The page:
The federal government has announced additional funding for Services Australia and the Department of Finance to support its work on building and delivering "modernised government technology" for managing accounts, resources, and the Australian Public Service (APS).
The shared enterprise resource planning (ERP) technology platform, GovERP, has been funded for a further two years as part of the 2021-22 federal Budget, but the dollar amount has been listed as not for publication due to commercial sensitivities.
Initially unveiled as part of the 2017 Budget, AU$89.5 million across three years was allocated to consolidate and streamline back-office corporate functions in the APS.
Finance will use its allocation of the new funding to support the adoption of GovERP by the Service Delivery Office and its 14 client agencies as the first implementation.
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"The government has committed to continuing to transform the operation of the Australian Public Service (APS) by consolidating and standardising the delivery of corporate services through the GovERP technologies," the Budget documents [PDF] state.
"GovERP will provide a common digital backbone that allows the APS to rapidly collaborate, share and analyse data in support of current and emerging challenges."
Funding will also be provided to develop the "second pass" business cases for the further adoption of GovERP, including suitable standardised technologies for small and medium agencies.
The government will also provide AU$2.6 million over four years from 2021-22 to support Australian business participation in Commonwealth procurement.
Funding under this measure includes "scans of procurements" to map any common "pain points" for small and medium enterprises (SMEs); increased communication of procurement opportunities to potential suppliers; targeted "government procurement learning events" for SMEs about how to access supply chains, including with government buyers, and work in major project environments; mandated use of dynamic sourcing for panels to make best use of arrangements; and a pilot of direct engagement of SMEs by the Department of Industry, Science, Energy and Resources for contracts up to AU$200,000.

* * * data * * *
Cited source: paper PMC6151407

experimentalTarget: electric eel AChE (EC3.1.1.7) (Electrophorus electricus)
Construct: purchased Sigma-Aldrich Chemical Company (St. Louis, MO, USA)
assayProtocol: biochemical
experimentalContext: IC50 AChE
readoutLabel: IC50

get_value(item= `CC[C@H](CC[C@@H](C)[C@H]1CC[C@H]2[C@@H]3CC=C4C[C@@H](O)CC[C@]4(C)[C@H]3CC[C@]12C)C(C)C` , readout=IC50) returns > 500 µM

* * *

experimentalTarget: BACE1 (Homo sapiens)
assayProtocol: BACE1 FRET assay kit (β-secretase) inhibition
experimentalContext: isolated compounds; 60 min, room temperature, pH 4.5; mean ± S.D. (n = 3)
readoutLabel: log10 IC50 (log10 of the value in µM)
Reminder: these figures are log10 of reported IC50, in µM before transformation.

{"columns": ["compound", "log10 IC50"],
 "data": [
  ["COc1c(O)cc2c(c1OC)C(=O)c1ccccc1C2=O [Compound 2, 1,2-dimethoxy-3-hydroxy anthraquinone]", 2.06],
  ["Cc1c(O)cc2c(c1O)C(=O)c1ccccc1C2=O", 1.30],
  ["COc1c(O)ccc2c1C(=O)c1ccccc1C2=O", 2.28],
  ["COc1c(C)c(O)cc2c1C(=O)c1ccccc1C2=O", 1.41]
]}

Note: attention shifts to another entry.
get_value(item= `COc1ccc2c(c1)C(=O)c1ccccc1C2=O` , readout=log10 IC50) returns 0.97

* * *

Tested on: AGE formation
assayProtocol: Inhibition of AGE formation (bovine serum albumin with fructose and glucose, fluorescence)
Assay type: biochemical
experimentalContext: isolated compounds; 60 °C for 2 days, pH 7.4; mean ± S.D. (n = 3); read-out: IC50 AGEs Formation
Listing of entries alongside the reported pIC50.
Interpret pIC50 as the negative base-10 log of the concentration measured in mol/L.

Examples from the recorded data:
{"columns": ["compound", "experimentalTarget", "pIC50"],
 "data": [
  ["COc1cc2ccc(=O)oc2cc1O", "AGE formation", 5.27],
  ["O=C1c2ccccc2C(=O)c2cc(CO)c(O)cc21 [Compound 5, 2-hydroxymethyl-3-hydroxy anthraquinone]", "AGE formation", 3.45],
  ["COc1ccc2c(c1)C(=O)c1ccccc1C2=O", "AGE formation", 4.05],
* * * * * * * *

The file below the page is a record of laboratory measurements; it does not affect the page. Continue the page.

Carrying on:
AU$61.5 million over four years from 2021-22 has also been earmarked to enable the Australian National Audit Office to address rising costs due to more complex financial data and records management arrangements, new audit controls relating to COVID-19 measures, and the need to enhance IT cyber security migration.
Meanwhile, the government will provide an additional AU$37.4 million over three years from 2021-22 to support initiatives to modernise and improve Australia's trade system, including a review of the regulatory processes and IT systems that impact cross-border trade.
The space sector will also get a boost, with the provision of an additional AU$13.3 million over four years from 2021-22, and AU$3.3 million per year ongoing, to the Australian Space Agency to increase its regulatory and technical advisory capacity under the Space (Launches and Returns) Act 2018 and support the growth of the industry.
The government will also provide funding, but it has not disclosed how much, to support the continuation of the Cashless Debit Card (CDC) that has been labelled as "racist" by senators.
Funding will be spent on information technology to support the continued rollout of CDC, long-term data collection, an evaluation to measure the impact of CDC, and the extension of place-based income management in all 13 current locations across Australia until 31 December 2023, as well as a handful of other items.
These announcements come in addition to the AU$200.1 million pledged to enhance myGov and the AU$301.8 million to enhance the My Health Record system as part of the pre-announced digital economy strategy.